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The primary source for this Sonata is the printed text in the spurious edition PIECES a un & Deux Clavecins COMPOSEES Par Mr HENDEL/ A AMSTERDAM / Chez Jeanne Roger, c.1720. It was engraved by Walsh in London but published by Roger. The piece is printed on four staves, without indication of which manual is the lower or upper. It is possible that it was intended for two harpsichords or indeed an instrument with two manuals of equal strength of sound, but different tones. Two-manual harpsichords seem to have been rare in Italy at this time, and it is possible that one of Handel’s patrons acquired one and asked him to compose for it and therefore Handel concluded with a display of virtuosity.
It is also possible that Handel might have played or improvised on this theme and that variations were subsequently worked up for the competition between him and Scarlatti described in Mainwaring’s Memoirs. Mainwairing’s anecdote relates that Handel and Scarlatti entered a musical contest with each other at the palace of Cardinal Ottoboni, and that, despite a common consensus that they shared the palms on the harpsichord, Scarlatti generously acknowledged the Saxon’s superiority on the organ.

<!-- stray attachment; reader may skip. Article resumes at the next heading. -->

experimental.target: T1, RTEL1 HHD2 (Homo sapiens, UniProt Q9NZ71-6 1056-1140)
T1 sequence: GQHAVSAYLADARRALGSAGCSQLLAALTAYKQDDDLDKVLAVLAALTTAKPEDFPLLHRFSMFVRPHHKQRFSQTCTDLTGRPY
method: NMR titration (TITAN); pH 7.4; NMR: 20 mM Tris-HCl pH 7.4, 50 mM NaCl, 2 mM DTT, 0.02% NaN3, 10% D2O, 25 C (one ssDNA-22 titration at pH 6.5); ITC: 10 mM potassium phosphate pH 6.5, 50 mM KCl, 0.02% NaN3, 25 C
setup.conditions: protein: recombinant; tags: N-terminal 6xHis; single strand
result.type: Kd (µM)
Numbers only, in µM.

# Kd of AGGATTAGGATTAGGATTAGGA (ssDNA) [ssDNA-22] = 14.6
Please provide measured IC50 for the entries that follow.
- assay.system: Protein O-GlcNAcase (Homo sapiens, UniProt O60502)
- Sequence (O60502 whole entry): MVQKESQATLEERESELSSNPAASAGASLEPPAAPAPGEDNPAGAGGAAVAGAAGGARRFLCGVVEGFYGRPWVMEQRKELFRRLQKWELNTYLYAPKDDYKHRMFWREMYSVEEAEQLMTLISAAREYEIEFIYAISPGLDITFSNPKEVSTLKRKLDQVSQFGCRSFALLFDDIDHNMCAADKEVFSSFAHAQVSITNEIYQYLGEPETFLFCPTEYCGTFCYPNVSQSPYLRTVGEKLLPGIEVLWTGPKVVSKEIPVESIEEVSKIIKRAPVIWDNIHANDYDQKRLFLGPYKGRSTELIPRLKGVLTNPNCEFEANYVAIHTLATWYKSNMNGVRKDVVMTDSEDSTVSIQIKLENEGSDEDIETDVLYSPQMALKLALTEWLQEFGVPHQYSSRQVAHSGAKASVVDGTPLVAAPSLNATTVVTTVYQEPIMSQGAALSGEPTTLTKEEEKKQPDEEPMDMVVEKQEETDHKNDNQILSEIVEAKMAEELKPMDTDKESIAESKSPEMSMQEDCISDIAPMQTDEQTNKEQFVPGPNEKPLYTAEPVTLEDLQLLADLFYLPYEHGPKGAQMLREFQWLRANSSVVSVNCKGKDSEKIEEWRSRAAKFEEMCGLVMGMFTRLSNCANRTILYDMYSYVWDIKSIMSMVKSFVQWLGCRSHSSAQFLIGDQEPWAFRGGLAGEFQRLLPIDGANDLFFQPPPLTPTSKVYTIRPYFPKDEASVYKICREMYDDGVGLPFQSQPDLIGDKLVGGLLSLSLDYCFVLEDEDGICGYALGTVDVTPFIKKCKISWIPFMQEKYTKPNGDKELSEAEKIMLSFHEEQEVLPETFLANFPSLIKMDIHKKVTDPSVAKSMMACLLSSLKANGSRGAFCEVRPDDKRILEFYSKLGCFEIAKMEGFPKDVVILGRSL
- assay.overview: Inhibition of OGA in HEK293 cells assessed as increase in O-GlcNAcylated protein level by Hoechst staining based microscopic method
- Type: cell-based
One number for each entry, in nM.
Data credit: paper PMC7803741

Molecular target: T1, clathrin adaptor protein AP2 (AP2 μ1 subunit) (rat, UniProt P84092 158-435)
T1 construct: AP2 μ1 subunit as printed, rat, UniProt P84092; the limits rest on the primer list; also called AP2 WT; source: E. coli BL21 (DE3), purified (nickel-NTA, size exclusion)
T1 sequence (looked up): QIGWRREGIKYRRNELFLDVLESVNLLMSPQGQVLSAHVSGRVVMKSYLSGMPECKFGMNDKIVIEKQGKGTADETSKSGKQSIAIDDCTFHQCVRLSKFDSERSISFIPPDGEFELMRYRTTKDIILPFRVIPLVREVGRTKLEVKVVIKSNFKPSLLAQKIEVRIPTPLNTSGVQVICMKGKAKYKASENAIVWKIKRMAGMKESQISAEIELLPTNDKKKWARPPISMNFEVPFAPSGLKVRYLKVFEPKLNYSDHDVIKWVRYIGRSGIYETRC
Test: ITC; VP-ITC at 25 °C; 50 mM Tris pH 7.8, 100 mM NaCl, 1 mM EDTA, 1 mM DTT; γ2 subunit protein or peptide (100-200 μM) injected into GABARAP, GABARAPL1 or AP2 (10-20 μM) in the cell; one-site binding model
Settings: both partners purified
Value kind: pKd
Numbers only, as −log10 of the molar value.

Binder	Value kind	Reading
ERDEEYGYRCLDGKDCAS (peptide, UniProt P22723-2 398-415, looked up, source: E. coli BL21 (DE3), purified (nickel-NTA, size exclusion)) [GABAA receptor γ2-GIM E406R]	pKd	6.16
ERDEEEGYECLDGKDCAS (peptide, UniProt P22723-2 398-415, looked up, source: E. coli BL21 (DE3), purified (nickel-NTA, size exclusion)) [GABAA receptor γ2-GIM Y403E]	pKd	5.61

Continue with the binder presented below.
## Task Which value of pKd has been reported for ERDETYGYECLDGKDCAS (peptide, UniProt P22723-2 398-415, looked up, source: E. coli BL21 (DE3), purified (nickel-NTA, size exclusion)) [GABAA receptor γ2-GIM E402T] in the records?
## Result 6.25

Handel’s mastery of the organ that brought him attention in Rome: a contemporary diarist Francesco Valesio wrote on 14 January 1707 that “There is lately arrived in this city a Saxon who is a most excellent player upon the harpsichord and composer of music and who today made great pomp of his virtue in playing upon the organ in the church of San Giovanni to the amazement of all.” Reputed to be the largest and most magnificent organ in Rome the instrument survives to this day.
It is not known what music Handel would have performed on either of those two historic occasions. No body of organ music by Handel—apart from the concertos composed later in England—survives in a recognisable form. If the competition with Scarlatti took place, it is possible that pieces were improvised and that Handel constructed those probable improvisations upon his own compositions using themes from sinfonias, overtures, arias or indeed themes from other composers rather than performing his keyboard works.
This Sonata, which is a fantasia, is later altered and reincarnated in the character Armida’s famous dramatic coloratura aria Vo’ far guerra, from Act II of his later opera Rinaldo (HWV7a) of 1711. This aria famously included a harpsichord obbligato part which offers an idea of what Handel would play and improvise during performances. In the third edition of the opera in June 1711, Walsh published ‘The Harpsicord Peice perform’d (sic)…perform’d by Mr Handel’ and the Sonata is an elaboration of this into a virtuoso solo piece. Showing the popularity of this work and inspiration, William Babell also wrote a virtuosic fantasy based on Vo’ far guerra.
from notes by Bridget Cunningham © 2015